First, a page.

Foreigners are urging Vietnam to relax its current visa policies, which they deem ‘unfriendly’ and ‘annoying’ obstacles holding them back from visiting the Southeast Asian country.
Though Vietnam has resumed inbound travel since March 15, both foreign tourists and investors feel the current policy is too rigid.
It is now commonplace for foreigners to face difficulty applying for a visa to come to Vietnam for work, investment, and business, according to Nguyen Ngoc Na Na, director of Hana Company – which specializes in providing business license registration services for foreigners.
Previously, regulations surrounding the issuance of investment visas were considerably more relaxed, Na commented.
According to current visa policies, investors with contributed funds of less than VND3 billion (US$128,194) are only eligible for visas of one year or shorter while investors with contributed capital of more than VND3 billion can apply for a visa with validity of up to three years.
For investors who currently live in Vietnam and want to continue their stay, a tax report must be submitted to authorities and their Vietnamese business must have been in operation for at least three years.
“People who only ran businesses in Vietnam for two years before shutting down for COVID-19 are now finding it difficult to obtain visas or temporary residence cards to return to the country,” Na said.
Cao Thi Tuyet Lan, a sales manager for Viettours Incentives and Events Company, also complained about sluggish visa application procedures.
“We had to wait for over a week after processing a visa application for a foreign partner who needed to come to Vietnam to attend a meeting,” said Lan.
Visa application rejections are also a major hindrance to would-be investors.
The deputy general director of a travel company in Ho Chi Minh City, who asked to not be named, told Tuoi Tre (Youth) newspaper that many of his firm’s business customers have had their visa applications rejected for unknown reasons.
A Lebanese businessman, who runs a company and employs six staff members, was the latest example.
The man wound up paying significantly more to visit the country as part of a seven-day travel package, including unneeded hotel costs, attraction ticket fees, and transportation expenses, in order to enter Vietnam as a tourist in order to handle his business issues.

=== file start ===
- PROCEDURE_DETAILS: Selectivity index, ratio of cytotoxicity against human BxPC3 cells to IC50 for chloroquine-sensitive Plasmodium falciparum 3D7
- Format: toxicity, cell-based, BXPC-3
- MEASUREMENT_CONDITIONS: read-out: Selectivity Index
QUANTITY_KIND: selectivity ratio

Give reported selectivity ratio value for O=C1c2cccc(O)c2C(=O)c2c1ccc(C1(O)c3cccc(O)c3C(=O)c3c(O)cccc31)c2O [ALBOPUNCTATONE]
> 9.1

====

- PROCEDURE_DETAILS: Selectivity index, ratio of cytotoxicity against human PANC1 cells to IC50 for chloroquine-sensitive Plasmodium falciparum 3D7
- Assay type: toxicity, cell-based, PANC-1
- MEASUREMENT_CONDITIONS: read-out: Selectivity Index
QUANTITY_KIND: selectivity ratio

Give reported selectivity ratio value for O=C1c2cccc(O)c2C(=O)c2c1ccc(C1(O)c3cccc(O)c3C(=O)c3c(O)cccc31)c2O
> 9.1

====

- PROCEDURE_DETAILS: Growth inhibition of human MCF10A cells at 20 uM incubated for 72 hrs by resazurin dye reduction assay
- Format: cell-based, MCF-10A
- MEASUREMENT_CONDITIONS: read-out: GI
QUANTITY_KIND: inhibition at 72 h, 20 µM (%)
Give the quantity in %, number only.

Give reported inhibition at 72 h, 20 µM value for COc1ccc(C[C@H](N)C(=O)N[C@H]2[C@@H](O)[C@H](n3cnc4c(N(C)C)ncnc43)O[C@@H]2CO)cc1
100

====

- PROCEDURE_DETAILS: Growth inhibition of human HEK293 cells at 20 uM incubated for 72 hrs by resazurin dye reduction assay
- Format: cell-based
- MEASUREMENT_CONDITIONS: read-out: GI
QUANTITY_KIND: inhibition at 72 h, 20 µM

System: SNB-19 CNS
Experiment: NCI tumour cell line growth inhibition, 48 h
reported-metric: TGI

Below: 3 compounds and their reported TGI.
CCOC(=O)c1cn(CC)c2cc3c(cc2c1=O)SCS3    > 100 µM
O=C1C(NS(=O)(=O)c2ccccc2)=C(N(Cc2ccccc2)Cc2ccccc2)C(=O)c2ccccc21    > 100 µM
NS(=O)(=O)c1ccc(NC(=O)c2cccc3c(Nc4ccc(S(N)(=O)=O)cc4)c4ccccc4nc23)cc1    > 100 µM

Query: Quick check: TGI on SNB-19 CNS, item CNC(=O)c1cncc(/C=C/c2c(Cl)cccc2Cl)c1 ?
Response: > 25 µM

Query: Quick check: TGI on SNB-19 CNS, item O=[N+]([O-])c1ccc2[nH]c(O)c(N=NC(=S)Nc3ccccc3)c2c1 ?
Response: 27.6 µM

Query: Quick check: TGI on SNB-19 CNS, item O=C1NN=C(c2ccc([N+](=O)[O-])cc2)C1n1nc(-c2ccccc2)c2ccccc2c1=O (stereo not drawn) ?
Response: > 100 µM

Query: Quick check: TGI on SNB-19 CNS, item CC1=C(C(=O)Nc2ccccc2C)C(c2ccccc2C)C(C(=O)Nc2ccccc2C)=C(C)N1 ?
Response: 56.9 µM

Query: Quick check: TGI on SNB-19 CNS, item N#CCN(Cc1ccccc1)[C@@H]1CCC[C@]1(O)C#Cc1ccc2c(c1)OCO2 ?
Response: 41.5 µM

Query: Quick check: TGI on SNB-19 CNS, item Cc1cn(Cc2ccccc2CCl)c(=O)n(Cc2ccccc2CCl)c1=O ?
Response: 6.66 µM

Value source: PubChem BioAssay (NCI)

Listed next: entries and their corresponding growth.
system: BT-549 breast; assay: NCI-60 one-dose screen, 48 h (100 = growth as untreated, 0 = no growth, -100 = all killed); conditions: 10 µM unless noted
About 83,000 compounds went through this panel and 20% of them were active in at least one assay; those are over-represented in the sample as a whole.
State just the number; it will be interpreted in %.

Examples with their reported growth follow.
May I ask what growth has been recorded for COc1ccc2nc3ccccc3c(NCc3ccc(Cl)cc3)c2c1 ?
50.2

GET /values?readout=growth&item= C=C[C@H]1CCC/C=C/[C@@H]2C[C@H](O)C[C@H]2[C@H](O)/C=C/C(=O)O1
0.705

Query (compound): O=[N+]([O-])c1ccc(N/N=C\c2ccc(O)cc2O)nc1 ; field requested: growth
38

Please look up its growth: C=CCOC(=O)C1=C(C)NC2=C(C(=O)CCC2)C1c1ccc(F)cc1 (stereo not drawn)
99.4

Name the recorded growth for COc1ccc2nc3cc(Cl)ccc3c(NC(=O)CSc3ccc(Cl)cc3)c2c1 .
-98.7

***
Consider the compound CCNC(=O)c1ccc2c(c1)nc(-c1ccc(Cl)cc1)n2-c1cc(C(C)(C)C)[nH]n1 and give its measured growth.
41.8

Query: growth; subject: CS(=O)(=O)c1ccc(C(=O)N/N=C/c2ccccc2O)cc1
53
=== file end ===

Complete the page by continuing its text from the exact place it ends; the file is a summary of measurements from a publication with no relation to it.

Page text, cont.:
Calls to ease visa restrictions
Despite more stringent visa requirements, visa duration is also shorter compared to before the pandemic.
Vietnam’s visa duration for foreign experts and workers has been scaled down from six months to three months without any specific explanation, according to visa service firms.
A recent survey of Vietnam’s business environment conducted by the European Chamber of Commerce in Vietnam showed that about eight percent of European enterprises in Vietnam have urged the country to simplify its visa procedures.
Such strict procedures now rank third among the barriers to improving the country’s investment environment.
Varun Grover, country head of Dutch online travel agency Booking.com in Vietnam, said that a more open, clearer, and convenient visa procedure is fundamental to attracting international visitors and boosting economic, commercial, and trade activities.
“If you ask me for advice [on attracting more foreign visitors to Vietnam], it would be related to the visa procedure,” said Grover.
“Please increase the visa duration by three months because that is a practical need.”
Nguyen Thien Phuc, product manager of Vidotour Indochina Travel, said Vietnam should restore the visa exemption policy to what it was before 2019 because current regulations are driving international arrivals away.
Elaborating on Grover and Phuc’s opinions, Vu The Binh, chairman of the Vietnam Tourism Association, noted that relaxing policies related to e-visas and visas on arrival are also necessary to boost foreign arrivals.